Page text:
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Darren says

This is considered by many to be a giant step in the evolution of a new, more serious Batman. In direct opposition of the '66 spoofy Batman, Burton sought to create an art deco city that housed a much more intense Batman than we've seen up to this point. The building blocks are there for Nolan to complete the transition to his masterwork. Nicholson owns the role, if campy and Keaton embraces the role, if a little silly at times.

Tym says

Burton identified with the gothic and nothing else. His ignorance of the character undoes the film.

Ciaran says

The 14 year old me gave it a 10, until he killed the criminal in the belltower. Batman is not a killer.

Batman has been defined in the public mind by two spectacular screen successes that were completely wrong: the '60s TV show and this film.

Both Frankenstein's creature and Tarzan became unrecognizable in their transition to film, but those lunkhead mistakes perversely became canon in the public mind. The continuing disservice comes from clueless filmmakers having no faith in the real material or the audience. Their results may be interesting or lucrative but they are still wrong.

The popular 1966 camp series is all that mainstream viewers knew of the character for three decades before this. This first Burton film was praised by the mainstream because they thought he brought a dark edge that lifted the material. But this was ignorance, doubled.

The Batman started in 1939 as a swipe on the brutal pulp stories of The Shadow, a new hell's angel to fight off Depression-era fears. The Joker was a sadistic serial killer, Robin a devilish imp, the city a gothic gauntlet. But WWII then turned all superheroes into boy scouts selling war bonds, and the '50s devolved them into surreal silliness. The '60s TV show was by creators making fun of the '50s comics at face value without respecting the character's dark origins or the medium. It is Suits mocking "kid's stuff" for bucks and yucks, the default mistake. The real mid-'60s comics were proving them wrong: Batman had become his most mature with clever John Broome stories and sophisticated Carmine Infantino art. But the public went with what they saw on the tube.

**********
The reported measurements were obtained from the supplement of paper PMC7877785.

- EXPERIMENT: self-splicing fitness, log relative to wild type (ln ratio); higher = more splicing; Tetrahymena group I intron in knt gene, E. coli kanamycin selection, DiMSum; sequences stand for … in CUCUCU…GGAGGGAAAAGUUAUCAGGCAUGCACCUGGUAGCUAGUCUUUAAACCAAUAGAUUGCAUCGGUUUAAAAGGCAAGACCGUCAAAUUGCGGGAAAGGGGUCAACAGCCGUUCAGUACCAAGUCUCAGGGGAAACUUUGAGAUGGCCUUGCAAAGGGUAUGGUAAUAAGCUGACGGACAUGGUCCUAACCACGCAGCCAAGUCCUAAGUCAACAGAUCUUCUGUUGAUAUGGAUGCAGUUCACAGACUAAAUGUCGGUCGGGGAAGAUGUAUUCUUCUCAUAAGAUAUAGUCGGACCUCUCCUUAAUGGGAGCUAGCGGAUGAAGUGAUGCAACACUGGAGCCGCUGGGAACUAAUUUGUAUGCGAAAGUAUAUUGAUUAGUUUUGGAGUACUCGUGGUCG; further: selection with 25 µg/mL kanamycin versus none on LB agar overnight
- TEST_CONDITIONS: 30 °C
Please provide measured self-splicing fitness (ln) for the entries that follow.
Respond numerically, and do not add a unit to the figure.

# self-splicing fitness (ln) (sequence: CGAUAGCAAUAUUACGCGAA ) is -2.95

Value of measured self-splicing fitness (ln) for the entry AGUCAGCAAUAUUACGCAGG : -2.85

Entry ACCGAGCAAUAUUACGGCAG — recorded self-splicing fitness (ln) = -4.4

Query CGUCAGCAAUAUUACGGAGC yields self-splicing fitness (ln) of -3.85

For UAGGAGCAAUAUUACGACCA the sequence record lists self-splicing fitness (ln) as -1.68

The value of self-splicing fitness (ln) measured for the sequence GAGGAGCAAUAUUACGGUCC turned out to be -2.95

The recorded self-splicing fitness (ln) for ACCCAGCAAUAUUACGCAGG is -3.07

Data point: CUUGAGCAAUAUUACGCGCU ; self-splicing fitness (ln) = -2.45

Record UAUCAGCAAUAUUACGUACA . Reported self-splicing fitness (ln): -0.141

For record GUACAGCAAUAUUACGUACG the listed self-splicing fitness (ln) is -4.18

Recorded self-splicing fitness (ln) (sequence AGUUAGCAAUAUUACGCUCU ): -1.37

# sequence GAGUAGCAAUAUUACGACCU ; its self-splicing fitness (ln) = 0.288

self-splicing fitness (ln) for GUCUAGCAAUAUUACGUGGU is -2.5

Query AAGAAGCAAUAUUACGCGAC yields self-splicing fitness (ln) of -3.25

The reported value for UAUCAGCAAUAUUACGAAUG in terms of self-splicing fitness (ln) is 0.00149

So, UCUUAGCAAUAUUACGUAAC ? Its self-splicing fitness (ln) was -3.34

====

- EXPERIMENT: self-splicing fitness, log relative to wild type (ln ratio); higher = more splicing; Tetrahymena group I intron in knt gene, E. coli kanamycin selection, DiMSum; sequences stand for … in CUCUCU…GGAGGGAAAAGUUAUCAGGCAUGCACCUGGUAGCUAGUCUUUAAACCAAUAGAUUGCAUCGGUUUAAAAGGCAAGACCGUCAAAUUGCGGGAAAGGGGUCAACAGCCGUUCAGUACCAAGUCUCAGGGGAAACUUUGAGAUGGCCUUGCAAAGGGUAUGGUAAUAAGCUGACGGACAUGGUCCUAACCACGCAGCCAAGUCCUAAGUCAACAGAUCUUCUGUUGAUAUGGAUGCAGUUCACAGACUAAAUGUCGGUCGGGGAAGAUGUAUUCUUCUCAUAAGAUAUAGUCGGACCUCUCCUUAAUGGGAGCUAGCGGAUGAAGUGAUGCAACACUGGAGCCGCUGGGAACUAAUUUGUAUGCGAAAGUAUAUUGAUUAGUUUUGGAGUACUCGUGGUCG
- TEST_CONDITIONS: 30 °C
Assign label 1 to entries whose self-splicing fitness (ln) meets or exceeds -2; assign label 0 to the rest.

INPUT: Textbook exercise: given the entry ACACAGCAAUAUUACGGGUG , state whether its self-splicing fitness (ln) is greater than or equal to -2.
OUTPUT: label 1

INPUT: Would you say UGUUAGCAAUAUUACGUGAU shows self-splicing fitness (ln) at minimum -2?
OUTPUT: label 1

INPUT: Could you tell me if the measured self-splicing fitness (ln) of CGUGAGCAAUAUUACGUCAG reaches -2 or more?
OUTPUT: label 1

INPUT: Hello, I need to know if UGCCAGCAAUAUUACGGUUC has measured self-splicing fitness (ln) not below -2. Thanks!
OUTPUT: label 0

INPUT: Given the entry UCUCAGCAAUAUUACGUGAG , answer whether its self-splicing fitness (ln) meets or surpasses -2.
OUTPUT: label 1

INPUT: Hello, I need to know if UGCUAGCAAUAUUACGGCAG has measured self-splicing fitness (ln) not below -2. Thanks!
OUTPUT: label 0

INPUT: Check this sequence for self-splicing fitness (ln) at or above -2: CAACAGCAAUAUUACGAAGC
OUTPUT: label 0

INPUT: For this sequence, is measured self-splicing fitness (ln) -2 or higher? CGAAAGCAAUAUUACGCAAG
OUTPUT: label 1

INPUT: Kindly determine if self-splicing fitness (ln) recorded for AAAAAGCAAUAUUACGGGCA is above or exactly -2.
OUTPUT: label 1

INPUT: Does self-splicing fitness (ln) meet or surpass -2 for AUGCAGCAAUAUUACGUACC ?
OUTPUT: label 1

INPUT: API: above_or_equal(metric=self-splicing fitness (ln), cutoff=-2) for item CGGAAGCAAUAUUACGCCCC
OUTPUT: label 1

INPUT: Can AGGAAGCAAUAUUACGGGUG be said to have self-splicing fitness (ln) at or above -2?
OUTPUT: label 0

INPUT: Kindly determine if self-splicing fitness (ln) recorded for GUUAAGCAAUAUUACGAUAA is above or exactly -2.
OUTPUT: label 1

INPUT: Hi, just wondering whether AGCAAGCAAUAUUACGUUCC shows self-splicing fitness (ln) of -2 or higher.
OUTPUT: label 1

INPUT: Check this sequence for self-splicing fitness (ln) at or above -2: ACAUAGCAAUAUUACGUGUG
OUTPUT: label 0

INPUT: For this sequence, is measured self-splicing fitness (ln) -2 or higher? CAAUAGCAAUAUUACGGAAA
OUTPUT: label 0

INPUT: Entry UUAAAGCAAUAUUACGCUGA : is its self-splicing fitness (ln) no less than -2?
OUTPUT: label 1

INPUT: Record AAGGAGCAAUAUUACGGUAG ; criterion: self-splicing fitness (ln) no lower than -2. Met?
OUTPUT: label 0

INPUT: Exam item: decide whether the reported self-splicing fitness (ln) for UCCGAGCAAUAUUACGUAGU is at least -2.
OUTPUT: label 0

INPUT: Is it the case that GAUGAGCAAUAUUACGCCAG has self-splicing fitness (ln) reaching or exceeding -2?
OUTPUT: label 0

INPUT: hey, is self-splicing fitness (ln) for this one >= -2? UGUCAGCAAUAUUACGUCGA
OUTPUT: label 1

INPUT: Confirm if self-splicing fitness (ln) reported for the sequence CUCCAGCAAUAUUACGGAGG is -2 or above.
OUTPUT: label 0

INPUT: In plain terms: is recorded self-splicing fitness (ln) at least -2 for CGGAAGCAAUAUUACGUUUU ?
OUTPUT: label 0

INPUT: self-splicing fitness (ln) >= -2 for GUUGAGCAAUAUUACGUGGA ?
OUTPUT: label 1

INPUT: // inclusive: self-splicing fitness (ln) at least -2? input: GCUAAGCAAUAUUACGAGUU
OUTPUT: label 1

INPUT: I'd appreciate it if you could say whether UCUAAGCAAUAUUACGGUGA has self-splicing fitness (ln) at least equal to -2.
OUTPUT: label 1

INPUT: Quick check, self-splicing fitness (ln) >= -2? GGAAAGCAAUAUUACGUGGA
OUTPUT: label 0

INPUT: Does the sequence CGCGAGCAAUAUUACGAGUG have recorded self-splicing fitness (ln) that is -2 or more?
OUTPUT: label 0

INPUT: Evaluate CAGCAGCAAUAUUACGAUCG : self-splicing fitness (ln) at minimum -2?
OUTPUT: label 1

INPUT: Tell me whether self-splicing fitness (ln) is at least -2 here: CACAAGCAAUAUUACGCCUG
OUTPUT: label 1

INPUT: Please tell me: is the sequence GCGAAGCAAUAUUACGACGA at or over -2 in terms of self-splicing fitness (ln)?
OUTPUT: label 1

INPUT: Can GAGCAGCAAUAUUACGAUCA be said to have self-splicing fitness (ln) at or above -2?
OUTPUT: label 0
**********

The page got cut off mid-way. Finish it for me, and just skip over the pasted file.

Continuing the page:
In the early '70s comics renaissance, The Batman regained his dark and adult edge singly with Denny O'Neill and Neal Adams' immortal work; with noir writing and fine illustration, they redefined the psychotic Joker, the adult Robin, and the shadowy Darkknight Detective. This magnified with Frank Miller's 1986 "The Dark Knight Returns," a dsytopian future allegory fuled by punk energy and film noir. Both of these eras were graphics revolutions that had evolved comics to a mature level which galvanized the market. Again, the Suits misread this cultural momentum has something to exploit for quick loot. To a public who only knew the camp show, Burton's dark film seemed like a revelation and an advance. In truth, it was a profound misunderstanding of the material by a contrary creator who wasn't into it, coasting on those superior works. It was a monster success, but it is only a clumsy and murky sketch of what could have been.

Luckily, someone who had read all of these works would get it exactly right in 2005, and show the public the real and only Dark Knight.